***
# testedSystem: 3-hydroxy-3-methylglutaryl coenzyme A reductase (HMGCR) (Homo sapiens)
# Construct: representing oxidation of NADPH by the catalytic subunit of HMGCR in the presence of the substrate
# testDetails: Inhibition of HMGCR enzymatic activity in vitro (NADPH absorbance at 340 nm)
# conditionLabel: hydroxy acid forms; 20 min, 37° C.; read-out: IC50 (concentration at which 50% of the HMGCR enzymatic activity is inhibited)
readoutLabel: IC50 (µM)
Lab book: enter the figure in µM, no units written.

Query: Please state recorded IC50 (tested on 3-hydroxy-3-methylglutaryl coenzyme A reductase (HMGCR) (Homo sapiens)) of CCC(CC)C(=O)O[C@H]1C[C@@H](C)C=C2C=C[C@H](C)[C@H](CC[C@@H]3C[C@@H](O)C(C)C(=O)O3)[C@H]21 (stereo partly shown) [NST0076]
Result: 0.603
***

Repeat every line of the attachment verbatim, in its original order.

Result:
# testedSystem: 3-hydroxy-3-methylglutaryl coenzyme A reductase (HMGCR) (Homo sapiens)
# Construct: representing oxidation of NADPH by the catalytic subunit of HMGCR in the presence of the substrate
# testDetails: Inhibition of HMGCR enzymatic activity in vitro (NADPH absorbance at 340 nm)
# conditionLabel: hydroxy acid forms; 20 min, 37° C.; read-out: IC50 (concentration at which 50% of the HMGCR enzymatic activity is inhibited)
readoutLabel: IC50 (µM)
Lab book: enter the figure in µM, no units written.

Query: Please state recorded IC50 (tested on 3-hydroxy-3-methylglutaryl coenzyme A reductase (HMGCR) (Homo sapiens)) of CCC(CC)C(=O)O[C@H]1C[C@@H](C)C=C2C=C[C@H](C)[C@H](CC[C@@H]3C[C@@H](O)C(C)C(=O)O3)[C@H]21 (stereo partly shown) [NST0076]
Result: 0.603